|Google's U.S. Ad Revenue Is Expected to Decline in 2020, eMarketer Says |
Research firm eMarketer says decline would be the first since it started tracking Google’s ad revenue in 2008
By Keach Hagey
Wall Street Journal
June 22, 2020 9:00 am ET
Google’s U.S. advertising revenue will decline this year for the first time since eMarketer began modeling it in 2008, the research firm said, largely because Google’s core search product is so reliant on the pandemic-battered travel industry.
As the world’s largest digital-advertising company, the Alphabet Inc. GOOG 0.02% unit has heretofore been a money-printing machine, expanding its overall advertising revenue at double-digit rates in nearly every year of its two-decade existence, save for the 2008-09 financial crisis, when it only grew 8%. The firm doesn’t break out its U.S. revenue, but eMarketer’s model found that even in that crisis, Google’s U.S. ad revenue grew.
What is different this time is the way the coronavirus pandemic obliterated marketing spending in some of Google search’s biggest advertisers, and the way some of these advertisers have been public about rethinking their plans to return to the platform even after the pandemic passes.
“The biggest single culprit here is the travel industry, which has been both hardest hit by the pandemic generally, and has concentrated spending on Google in the past,” said Nicole Perrin, principal analyst at eMarketer. “We have already heard statements from major travel companies, like Expedia, that normally spend billions of dollars on Google, mostly on search, that they are pulling back spending on Google and search, and that will continue for the rest of this year.”
Travel represented about 11% of search ad revenue in 2019, Needham analyst Laura Martin estimated.
Expedia Group Inc., which owns brands such as Travelocity, Orbitz and Vrbo, has historically been one of Google search’s biggest advertisers, according to data from the advertising-research company Kantar.
Big SpendersLargest ad spenders on Google search in 2019:
AmazonWalmartHome DepotWayfairExpediaBest BuyeBayconsumersadvocate.orgProgressiveBooking.comSource: Kantar
On an earnings call in May, Expedia CEO Peter Kern said the pandemic offered the company an “opportunity of an entire reset” on its traditionally search-heavy advertising spending. Expedia has warned its investors that a risk for the company is the way Google has launched travel products in recent years that compete directly with its largest advertising partners, and then uses its search function to drive users to its own products.
“As we wade back in, we’re able to be more precise, be more constrained, watch and learn and grow into it, and not just dive back in head first and spend back to the levels we were at,” he said.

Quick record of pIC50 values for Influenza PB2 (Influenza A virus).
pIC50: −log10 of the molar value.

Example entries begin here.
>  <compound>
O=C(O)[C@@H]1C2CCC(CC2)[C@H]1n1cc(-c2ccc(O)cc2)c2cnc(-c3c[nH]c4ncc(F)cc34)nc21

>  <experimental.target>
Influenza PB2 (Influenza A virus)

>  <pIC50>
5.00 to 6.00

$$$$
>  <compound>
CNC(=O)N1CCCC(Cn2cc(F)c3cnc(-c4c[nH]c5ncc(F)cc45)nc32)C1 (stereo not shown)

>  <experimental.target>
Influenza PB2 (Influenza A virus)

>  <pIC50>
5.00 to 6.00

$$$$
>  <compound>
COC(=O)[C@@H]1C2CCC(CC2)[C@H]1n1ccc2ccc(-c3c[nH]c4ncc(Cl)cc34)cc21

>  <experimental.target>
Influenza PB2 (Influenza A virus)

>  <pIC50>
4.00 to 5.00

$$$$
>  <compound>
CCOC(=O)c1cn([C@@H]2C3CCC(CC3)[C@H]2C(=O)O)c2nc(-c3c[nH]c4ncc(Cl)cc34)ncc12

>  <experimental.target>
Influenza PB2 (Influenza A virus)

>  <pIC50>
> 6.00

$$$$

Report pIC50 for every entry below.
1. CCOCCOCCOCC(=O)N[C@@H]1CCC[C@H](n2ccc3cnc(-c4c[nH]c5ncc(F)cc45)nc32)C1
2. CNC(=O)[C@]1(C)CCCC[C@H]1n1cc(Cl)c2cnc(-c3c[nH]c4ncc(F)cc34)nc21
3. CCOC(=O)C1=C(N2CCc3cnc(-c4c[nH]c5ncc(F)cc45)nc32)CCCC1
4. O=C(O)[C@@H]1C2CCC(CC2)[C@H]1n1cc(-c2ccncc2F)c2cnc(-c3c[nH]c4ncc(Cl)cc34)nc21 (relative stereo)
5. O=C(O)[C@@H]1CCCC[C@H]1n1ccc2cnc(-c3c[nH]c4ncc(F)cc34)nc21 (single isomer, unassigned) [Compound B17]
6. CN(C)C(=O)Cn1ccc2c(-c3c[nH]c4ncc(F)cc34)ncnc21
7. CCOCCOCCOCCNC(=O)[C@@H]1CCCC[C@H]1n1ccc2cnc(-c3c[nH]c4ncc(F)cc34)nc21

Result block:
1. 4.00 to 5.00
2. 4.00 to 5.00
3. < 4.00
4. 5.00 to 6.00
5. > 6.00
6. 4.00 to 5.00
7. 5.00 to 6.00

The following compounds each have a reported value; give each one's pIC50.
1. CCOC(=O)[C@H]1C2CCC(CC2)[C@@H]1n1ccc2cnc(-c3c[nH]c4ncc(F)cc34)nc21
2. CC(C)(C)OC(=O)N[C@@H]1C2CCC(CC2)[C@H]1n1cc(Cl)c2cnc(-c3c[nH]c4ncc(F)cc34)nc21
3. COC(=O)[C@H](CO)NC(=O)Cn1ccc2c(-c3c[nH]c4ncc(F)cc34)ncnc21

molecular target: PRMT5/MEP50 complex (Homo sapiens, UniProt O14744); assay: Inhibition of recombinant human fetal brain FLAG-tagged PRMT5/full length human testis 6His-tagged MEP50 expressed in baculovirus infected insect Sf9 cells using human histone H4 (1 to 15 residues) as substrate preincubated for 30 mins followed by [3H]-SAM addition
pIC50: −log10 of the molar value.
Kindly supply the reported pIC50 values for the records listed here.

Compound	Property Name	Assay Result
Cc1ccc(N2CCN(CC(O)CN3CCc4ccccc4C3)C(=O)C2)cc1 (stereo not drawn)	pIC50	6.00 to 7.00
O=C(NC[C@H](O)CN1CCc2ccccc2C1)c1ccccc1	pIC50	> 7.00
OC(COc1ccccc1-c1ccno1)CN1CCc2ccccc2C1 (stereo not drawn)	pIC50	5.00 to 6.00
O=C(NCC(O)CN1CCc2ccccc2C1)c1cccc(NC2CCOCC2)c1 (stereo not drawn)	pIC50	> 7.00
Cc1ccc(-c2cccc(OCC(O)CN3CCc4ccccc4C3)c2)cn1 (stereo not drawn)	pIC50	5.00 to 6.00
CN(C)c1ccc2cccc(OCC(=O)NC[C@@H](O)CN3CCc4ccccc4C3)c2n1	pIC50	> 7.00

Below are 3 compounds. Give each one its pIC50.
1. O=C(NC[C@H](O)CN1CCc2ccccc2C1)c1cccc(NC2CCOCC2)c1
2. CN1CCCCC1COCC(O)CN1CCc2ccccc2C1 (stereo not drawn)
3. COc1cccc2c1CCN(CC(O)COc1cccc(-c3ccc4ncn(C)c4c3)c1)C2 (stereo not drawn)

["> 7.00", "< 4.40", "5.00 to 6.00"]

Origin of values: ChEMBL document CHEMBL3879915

EMarketer also pointed to Amazon, another big search spender, pulling back its search spending sharply as the pandemic hit as it struggled to fulfill orders.
EMarketer estimates that Google’s gross U.S. advertising revenue will decline 4%, while its net U.S. revenue—accounting for the payments it makes to website owners to acquire traffic—will drop by 5% this year.
Google declined to comment.
That is still less of a drop than for the advertising market overall, which eMarketer estimates will shrink by about 7% this year.
Despite the pandemic, digital advertising continues to steadily take share from traditional media. And the “triopoly” of Google, Facebook and Amazon is sucking up an ever-greater share of digital spending.
EMarketer estimates that digital advertising will increase its share of the overall advertising market by about 5 percentage points this year, to 60% from 55%. But in absolute terms, the pie is shrinking. The firm expects digital to grow by nearly 2%, television ad spending to decline by 15% and print to drop by 25%.
The triopoly’s share will also inch up this year, albeit at a much slower rate than before, from 62% to 62.2%. Most notable, though, is the changing face of this triopoly: Google, long the biggest player, is shrinking, while both Facebook and Amazon are growing.
While the pandemic hurt all advertising players, and eMarketer had to revise its estimates of Facebook’s performance downward like everyone else, it still expects net U.S. revenue at Facebook to grow by 5% this year to $31 billion.
“The factors that have propelled Facebook to be a digital advertising superpower in the first place are the same ones keeping advertisers spending during the pandemic: huge reach, effective targeting at scale and performance ad products that tie spending to results,” the report said.
It also helped that Facebook has less exposure to travel, and more exposure to categories that have thrived under lockdown, such as direct-to-consumer retail and gaming, eMarketer noted.
“They were pretty resilient,” Ms. Perrin said.
In recent days, civil-rights groups including the Anti-Defamation League and NAACP have called on advertisers to pull spending from Facebook for the month of July to protest the platform’s approach to policing hate speech and misinformation. Densu Group Inc.’s digital firm 360i advised clients to support the boycott. On Friday, outdoor-gear maker the North Face said it would join.